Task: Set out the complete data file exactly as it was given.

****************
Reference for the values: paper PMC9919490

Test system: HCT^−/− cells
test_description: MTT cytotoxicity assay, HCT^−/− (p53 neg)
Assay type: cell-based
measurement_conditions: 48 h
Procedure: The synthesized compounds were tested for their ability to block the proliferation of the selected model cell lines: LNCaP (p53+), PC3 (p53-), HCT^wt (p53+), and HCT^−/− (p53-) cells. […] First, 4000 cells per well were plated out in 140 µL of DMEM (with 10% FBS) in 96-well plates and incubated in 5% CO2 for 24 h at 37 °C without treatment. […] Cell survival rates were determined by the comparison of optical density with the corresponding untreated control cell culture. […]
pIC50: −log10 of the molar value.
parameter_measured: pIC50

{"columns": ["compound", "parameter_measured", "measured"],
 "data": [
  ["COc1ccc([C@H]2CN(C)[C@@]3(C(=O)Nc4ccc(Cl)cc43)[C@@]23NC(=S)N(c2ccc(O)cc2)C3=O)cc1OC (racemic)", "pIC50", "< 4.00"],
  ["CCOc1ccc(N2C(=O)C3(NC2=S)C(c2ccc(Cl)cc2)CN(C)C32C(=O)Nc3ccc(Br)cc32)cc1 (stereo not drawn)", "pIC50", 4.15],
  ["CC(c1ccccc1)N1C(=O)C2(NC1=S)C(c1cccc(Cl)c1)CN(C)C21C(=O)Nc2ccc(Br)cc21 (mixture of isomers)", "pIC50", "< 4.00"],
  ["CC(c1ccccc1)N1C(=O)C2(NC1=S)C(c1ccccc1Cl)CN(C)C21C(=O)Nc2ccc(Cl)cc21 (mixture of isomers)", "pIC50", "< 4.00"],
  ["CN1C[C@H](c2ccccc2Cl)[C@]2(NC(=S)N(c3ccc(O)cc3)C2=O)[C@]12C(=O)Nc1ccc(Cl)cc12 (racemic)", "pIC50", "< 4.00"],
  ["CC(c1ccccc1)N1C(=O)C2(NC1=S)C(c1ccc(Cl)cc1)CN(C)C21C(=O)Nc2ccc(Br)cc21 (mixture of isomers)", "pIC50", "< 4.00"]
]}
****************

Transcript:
Reference for the values: paper PMC9919490

Test system: HCT^−/− cells
test_description: MTT cytotoxicity assay, HCT^−/− (p53 neg)
Assay type: cell-based
measurement_conditions: 48 h
Procedure: The synthesized compounds were tested for their ability to block the proliferation of the selected model cell lines: LNCaP (p53+), PC3 (p53-), HCT^wt (p53+), and HCT^−/− (p53-) cells. […] First, 4000 cells per well were plated out in 140 µL of DMEM (with 10% FBS) in 96-well plates and incubated in 5% CO2 for 24 h at 37 °C without treatment. […] Cell survival rates were determined by the comparison of optical density with the corresponding untreated control cell culture. […]
pIC50: −log10 of the molar value.
parameter_measured: pIC50

{"columns": ["compound", "parameter_measured", "measured"],
 "data": [
  ["COc1ccc([C@H]2CN(C)[C@@]3(C(=O)Nc4ccc(Cl)cc43)[C@@]23NC(=S)N(c2ccc(O)cc2)C3=O)cc1OC (racemic)", "pIC50", "< 4.00"],
  ["CCOc1ccc(N2C(=O)C3(NC2=S)C(c2ccc(Cl)cc2)CN(C)C32C(=O)Nc3ccc(Br)cc32)cc1 (stereo not drawn)", "pIC50", 4.15],
  ["CC(c1ccccc1)N1C(=O)C2(NC1=S)C(c1cccc(Cl)c1)CN(C)C21C(=O)Nc2ccc(Br)cc21 (mixture of isomers)", "pIC50", "< 4.00"],
  ["CC(c1ccccc1)N1C(=O)C2(NC1=S)C(c1ccccc1Cl)CN(C)C21C(=O)Nc2ccc(Cl)cc21 (mixture of isomers)", "pIC50", "< 4.00"],
  ["CN1C[C@H](c2ccccc2Cl)[C@]2(NC(=S)N(c3ccc(O)cc3)C2=O)[C@]12C(=O)Nc1ccc(Cl)cc12 (racemic)", "pIC50", "< 4.00"],
  ["CC(c1ccccc1)N1C(=O)C2(NC1=S)C(c1ccc(Cl)cc1)CN(C)C21C(=O)Nc2ccc(Br)cc21 (mixture of isomers)", "pIC50", "< 4.00"]
]}